Tuesday, April 11, 2006

pool hours

She's only half in my world and half in another, on the couch curled around a weathered copy of Tournier's Le Miroir des idées. Lips moving slightly as she reads, fingers picking absently at a button on the couch.

"Come over here and sit beside me," she says, without lifting her eyes from the book. Then, a line read from her current page: "Un grand auteur est celui dont on entend et reconnaît la voix dès qu'on ouvre l'un de ses livres," she says, and looks up at me. "Il a réussi à fondre la parole et l'écriture."

No, she is not in my world now. I smile a little, a half-smile of sorts, and cross the room to the bar with ice cubes clinking in my empty glass. Not in my world, but another. I set the glass down on the antique highboy and free-pour a few fingers of Chivas Regal over the ice. Take a sip of that sparkling liquid amber. Savour the clean burn all the way down my throat.

"Are you stuck again, dear?"

Suddenly, my stomach knots. How does she do that? How is it that she knows me so well? That even from over there, that other world, she can see right through me? I walk across to the bookcases and grab a random book from the shelves, switch on my reading lamp, and sit, alone, in my great, leather armchair.

"You know," she goes on, "perhaps you could try that exercise C.P. mentioned last time we were out with him. What was it? To break through your self-censorship, to write about something real from your life, something you would normally never write about."

I hear her close Le Miroir des idées, but I make an effort to appear as though I'm busy reading - whatever it is I have open in my lap.

"Something, even," she continues, "that you normally would try to push from your thoughts, to never even think about. Something taboo."

I'm flipping pages now, all anxious like. Taking long, nervous sips from my scotch, not even feeling the fire. This is what this woman does to me: gets me all mad in the head, pushes my buttons, so to speak - drives me completely fucking mental. It's why I keep her around.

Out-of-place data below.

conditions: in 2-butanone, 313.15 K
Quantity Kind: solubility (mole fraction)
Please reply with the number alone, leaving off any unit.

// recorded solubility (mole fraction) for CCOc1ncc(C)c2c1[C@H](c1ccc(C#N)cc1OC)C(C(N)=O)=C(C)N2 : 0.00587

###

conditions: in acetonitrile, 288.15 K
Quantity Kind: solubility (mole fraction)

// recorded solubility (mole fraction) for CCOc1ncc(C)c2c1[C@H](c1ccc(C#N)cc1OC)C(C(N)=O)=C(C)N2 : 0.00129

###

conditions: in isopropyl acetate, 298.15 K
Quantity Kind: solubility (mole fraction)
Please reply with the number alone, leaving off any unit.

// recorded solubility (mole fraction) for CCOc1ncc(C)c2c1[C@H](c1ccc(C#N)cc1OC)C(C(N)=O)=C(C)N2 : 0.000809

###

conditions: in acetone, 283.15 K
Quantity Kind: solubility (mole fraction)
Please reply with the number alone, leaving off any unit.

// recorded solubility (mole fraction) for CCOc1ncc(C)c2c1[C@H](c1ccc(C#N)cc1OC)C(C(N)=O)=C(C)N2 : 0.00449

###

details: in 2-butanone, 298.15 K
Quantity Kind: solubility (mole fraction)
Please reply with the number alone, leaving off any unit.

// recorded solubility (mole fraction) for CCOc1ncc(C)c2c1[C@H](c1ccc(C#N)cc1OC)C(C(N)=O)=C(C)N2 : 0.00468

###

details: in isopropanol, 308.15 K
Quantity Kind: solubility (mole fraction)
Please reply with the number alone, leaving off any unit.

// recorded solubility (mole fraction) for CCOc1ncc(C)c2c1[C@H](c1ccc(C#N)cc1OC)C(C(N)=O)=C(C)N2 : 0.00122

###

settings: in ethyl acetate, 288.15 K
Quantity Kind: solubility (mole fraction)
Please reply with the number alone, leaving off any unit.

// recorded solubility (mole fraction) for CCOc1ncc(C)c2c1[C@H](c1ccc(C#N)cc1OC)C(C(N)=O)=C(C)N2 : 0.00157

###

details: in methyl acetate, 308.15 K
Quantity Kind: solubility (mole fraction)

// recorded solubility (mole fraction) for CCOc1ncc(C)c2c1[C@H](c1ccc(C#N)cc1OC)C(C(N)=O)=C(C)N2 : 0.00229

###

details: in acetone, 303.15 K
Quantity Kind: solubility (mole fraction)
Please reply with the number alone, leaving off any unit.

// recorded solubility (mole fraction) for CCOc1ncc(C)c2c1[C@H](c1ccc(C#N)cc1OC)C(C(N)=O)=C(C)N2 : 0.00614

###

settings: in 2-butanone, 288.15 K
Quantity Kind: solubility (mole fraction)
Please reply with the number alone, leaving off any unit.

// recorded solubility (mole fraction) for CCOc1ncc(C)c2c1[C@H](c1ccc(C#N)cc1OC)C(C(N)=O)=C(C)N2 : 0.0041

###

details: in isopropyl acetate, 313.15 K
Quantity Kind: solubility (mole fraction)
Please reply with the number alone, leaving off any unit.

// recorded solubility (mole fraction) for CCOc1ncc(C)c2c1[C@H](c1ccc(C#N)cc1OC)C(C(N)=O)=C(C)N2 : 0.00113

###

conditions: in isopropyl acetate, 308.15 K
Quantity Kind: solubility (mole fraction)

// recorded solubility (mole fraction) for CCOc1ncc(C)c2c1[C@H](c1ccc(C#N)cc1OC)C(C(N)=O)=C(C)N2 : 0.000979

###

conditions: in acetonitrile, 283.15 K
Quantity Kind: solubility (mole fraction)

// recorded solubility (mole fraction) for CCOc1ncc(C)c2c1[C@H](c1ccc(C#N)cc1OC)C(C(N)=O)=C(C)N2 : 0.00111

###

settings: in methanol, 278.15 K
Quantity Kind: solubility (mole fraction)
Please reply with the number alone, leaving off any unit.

She's behind me, now, fingers working their way across my scalp and I'm nearly taken away by the bouquet of her flowery hair dangling down across my shoulders.

"L'homme ne promène pas son chien," she purrs, "c'est lui qui est promené par son chien." More Tournier delivered on a crashing wave of cherry lip gloss. Warm breath on my cheek.

There's the sudden realisation that it is not she who has left this world, but I. But that's me, so eager to always leave. To get away.

More soft words, bringing me back down to myself. Words brushing against my cheek, nuzzling into my ear, making a home there.

To get away. Me, who would rather move across the country and spend a thousand nights in seedy pubs drunkenly arguing aesthetics with strangers, marching out Kant, quoting Baumgarten.

Whispers. Coming down.

To get away. Me, who would rather push over that bloody lectern than speak at it, selling lies. Tear up that oppressive hall, destroy it, make it unusable, rather than let even one more precious mind be shattered there.

"Baby, are you hearing me?" Those words, new cashmere against my skin.

"Let's go upstairs," she suggests. "You can tell me all about it, then."

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